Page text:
For not much more than the cost of an old-fashioned chemistry set, amateur genetic engineers are assembling homemade labs to create new organisms, the Wall Street Journal reports today.

The hobbyists’ aims are as diverse as their day jobs: from a software engineer building a cheap test for toxic ingredients to a college student hoping to kill off harmful bacteria in the body, the story says.

"The barrier for entry is pretty low," Meredith Patterson told the New Scientist. With a $40 ultrasonic jewelry cleaner and some genes for a green-glowing protein, she was able to make yogurt bacteria light up.

She hopes to produce bacteria that glow in the presence of melamine, the toxic chemical that made its way into some infant formula. "No lab was working on this," she told the magazine, "so I said let's do it ourselves."

Patterson works out of her kitchen, and dozens of others are cooking up new critters in rented warehouses, basements and closets.

Who is making sure that the DNA jockeys are behaving themselves? Mostly, no one. But someone supposedly poking around on behalf of an unnamed U.S. government agency called a biohacker featured in the WSJ story with questions about her work.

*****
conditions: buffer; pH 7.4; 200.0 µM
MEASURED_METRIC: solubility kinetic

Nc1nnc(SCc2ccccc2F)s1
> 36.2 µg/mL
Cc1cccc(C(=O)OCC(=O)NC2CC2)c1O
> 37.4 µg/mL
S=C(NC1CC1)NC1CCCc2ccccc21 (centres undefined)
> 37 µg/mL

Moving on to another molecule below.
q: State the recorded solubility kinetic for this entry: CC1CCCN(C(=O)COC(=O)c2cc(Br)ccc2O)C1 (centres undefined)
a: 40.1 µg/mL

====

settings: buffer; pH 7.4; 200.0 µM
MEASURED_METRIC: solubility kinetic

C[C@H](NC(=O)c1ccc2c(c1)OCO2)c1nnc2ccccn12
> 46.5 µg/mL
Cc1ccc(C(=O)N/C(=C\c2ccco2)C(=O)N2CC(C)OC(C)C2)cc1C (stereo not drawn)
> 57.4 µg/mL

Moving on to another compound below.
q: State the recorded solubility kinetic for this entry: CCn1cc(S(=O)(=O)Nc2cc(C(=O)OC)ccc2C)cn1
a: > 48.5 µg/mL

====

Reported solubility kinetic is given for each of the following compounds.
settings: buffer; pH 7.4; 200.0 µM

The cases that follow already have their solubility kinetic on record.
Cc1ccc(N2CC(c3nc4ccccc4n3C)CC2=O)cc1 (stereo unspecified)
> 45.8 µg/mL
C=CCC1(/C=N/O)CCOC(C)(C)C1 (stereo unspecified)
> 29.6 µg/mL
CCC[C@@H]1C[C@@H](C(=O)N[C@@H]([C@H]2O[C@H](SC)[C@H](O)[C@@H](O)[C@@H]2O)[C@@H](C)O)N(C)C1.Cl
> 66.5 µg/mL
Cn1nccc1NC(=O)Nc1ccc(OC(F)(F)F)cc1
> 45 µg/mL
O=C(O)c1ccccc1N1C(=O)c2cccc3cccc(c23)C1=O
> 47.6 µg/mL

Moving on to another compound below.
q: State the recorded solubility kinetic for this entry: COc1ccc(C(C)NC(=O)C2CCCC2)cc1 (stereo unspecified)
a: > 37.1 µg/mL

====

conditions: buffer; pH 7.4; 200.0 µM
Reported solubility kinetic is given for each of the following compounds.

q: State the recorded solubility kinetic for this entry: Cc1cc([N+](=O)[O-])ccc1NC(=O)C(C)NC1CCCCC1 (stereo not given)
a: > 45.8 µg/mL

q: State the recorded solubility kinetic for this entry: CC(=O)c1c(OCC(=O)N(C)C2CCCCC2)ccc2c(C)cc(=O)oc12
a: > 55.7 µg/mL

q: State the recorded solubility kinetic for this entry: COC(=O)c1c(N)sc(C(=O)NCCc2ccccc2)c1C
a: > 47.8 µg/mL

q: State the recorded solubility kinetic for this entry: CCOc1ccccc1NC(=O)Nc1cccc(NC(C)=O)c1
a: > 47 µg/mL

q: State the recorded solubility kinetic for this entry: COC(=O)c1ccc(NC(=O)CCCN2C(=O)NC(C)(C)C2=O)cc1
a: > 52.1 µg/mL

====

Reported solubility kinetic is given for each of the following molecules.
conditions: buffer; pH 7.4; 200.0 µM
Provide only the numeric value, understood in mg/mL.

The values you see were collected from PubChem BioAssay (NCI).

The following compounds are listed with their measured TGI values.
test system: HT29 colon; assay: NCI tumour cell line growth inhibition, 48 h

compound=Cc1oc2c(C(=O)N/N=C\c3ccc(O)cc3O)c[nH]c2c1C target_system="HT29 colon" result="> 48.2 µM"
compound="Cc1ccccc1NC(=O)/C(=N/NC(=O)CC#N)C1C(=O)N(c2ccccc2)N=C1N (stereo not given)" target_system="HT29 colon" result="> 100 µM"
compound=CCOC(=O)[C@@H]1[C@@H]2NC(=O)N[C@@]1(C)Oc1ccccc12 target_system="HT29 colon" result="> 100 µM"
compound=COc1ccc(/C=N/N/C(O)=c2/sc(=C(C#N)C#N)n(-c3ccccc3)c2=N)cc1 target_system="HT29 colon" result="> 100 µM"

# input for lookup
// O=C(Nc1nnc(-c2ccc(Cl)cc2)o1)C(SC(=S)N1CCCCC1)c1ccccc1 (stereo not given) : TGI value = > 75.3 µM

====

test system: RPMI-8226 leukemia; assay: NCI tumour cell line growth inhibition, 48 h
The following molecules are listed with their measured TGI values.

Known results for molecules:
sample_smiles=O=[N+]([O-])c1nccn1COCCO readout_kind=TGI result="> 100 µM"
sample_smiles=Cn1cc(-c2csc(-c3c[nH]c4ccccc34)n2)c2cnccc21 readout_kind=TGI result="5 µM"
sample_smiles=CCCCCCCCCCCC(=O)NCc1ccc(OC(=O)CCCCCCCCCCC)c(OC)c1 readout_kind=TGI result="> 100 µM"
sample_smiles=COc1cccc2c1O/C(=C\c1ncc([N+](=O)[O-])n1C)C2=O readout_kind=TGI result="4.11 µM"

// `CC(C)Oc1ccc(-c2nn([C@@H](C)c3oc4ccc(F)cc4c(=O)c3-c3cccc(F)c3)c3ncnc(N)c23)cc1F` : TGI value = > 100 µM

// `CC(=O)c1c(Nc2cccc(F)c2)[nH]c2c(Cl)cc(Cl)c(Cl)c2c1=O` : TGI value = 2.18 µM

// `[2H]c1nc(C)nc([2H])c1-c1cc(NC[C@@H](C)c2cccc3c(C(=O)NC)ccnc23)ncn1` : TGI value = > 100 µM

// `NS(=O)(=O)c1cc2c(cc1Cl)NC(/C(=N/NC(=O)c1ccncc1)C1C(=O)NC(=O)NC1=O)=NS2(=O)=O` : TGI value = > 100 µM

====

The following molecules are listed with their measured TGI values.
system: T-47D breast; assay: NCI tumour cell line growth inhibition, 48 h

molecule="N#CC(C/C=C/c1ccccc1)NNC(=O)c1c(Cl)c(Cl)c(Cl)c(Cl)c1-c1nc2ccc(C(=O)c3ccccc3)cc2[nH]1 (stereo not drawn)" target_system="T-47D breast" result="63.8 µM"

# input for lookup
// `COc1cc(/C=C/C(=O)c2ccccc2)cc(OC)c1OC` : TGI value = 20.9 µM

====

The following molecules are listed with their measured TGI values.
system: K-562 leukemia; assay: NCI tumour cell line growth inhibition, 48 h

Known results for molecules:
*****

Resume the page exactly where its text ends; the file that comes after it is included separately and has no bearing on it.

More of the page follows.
Critics point to concerns over novel viruses, such as the one recently cooked up by Mother Nature, H1N1, or bioterrorism, as real possibilities if the hobbyists aren't monitored or regulated in some way.

Licensing is one option. Some practitioners are looking to create their own set of safety standards, notes the New Scientist. Many biohackers have come together to share tips and their own experiments on the blog DIYbio, founded by Mackenzie Cowell.

"Biology is becoming less of a science and more of a technology," he told the New Scientist. He compares the biohackers of today with some of the early computer tinkerers in the 1970s. Perhaps this new breed of enthusiasts will create new interest and ideas for a field that has traditionally been the province of folks working in large, well-funded labs, he noted. 

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